Are you worried that with the rising real estate market, your property taxes will automatically go up? Don’t worry… the Truth in Taxation process in state statute doesn’t allow this to happen. That means that a government entity can’t collect more than they’ve already approved and that the tax rate will go down if your property values increase.
One of the central functions of Salt Lake County government is assessing and collecting property taxes. This creates the revenue source that funds a variety of different functions of government in our community. There are actually five steps in the Salt Lake County property tax process. Here’s a quick primer on each of them.
As 2017 draws to a close, it’s worth looking back at the noteworthy events that have helped shape our county, and some of the initiatives my office is working on.
Last year I wrote about issues I wanted to work on for 2017, which included intergenerational poverty, criminal justice, suicide prevention, and budget transparency. I’m pleased that we’ve made progress on each of these fronts, and I want to update you on each of them.
After learning as much as I could about intergenerational poverty and its impact on families in Salt Lake County this year, I asked my colleagues on the County Council for their support to launch a county task force to address the issue. With their support, the council-driven Intergenerational Poverty Task Force was started and is looking at the county’s role in empowering families to break out of the cycle of poverty.
This group brings together directors from county entities like Human Services, Behavioral Health, Regional Development, and the mayor’s office, as well as representatives from the state’s Workforce Services and Human Services departments, local school districts, and more. This coalition will look at the current anti-poverty efforts within Salt Lake County and assess how we’re doing in addressing intergenerational poverty specifically. It’s vital for county and local leaders to lead this charge in our communities if we really want to make a difference empowering people to break out of the cycle of poverty. You can learn more about the state research behind intergenerational poverty here.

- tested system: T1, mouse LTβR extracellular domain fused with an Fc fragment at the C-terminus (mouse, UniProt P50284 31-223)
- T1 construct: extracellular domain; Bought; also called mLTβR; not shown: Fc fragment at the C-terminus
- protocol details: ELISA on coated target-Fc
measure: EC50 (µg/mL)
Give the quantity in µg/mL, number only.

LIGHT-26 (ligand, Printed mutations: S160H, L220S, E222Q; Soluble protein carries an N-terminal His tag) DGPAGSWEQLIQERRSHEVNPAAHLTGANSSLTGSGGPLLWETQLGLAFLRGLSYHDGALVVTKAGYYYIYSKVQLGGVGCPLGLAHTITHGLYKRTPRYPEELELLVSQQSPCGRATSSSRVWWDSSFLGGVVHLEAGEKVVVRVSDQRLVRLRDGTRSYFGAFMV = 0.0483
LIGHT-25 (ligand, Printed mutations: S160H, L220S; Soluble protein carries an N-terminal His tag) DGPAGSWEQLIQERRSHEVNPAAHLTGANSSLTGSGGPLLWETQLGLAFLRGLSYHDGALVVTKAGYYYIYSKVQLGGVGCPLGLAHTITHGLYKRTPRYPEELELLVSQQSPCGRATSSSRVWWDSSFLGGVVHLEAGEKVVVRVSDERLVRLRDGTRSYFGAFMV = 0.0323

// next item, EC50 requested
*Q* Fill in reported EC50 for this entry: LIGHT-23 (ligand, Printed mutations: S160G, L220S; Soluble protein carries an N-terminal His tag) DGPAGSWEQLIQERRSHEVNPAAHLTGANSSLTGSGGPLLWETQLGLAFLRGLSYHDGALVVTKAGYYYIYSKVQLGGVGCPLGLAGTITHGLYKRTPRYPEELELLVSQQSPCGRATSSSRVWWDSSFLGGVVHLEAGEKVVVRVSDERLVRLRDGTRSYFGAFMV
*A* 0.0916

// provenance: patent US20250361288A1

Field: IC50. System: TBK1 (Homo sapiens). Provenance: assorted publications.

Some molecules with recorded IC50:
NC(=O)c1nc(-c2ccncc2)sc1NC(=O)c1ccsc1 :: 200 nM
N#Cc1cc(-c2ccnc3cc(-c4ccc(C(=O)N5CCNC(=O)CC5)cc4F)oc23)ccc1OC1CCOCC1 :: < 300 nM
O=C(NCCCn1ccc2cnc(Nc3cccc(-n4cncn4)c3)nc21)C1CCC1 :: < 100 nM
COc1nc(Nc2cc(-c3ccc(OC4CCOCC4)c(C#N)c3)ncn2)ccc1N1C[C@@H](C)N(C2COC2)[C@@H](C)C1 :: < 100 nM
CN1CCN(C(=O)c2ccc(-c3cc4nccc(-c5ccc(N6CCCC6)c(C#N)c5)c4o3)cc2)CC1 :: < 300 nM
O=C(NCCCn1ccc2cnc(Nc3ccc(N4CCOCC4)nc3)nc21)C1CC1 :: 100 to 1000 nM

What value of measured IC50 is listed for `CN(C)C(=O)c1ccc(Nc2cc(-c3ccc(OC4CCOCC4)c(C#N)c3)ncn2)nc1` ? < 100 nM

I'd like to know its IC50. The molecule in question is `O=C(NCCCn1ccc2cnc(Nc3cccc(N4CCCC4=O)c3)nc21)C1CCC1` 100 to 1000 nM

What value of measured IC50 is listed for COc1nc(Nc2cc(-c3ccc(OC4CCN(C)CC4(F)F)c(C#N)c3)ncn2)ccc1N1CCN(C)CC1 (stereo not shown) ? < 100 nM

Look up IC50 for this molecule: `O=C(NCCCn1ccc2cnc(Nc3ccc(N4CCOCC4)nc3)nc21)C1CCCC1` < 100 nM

With the County Council’s budget deliberations now completed, the only remaining step is to hold a public hearing to receive public comment on the budget, and then take the final vote. Numerous complex and controversial issues were discussed this budget cycle, including the Mayor’s proposal to close the Salt Lake Valley Transfer station on January 1, 2018, as part of his 2018 budget.
Closing the transfer station outright in this manner would have a very sudden and negative impact on residents in South Salt Lake, Salt Lake City, and the cities/townships who are part of Wasatch Front Waste and Recycling District (Taylorsville, Magna, Kearns, Herriman, Holladay, Cottonwood Heights, Millcreek, White City, Copperton, Emigration Canyon, and the unincorporated areas). Wasatch Front Waste and Recycling District operates on a calendar year budget and their Board has approved and finalized the 2018 budget. The closure in January would have put their organization in a crisis mode since they would have had no time to properly prepare.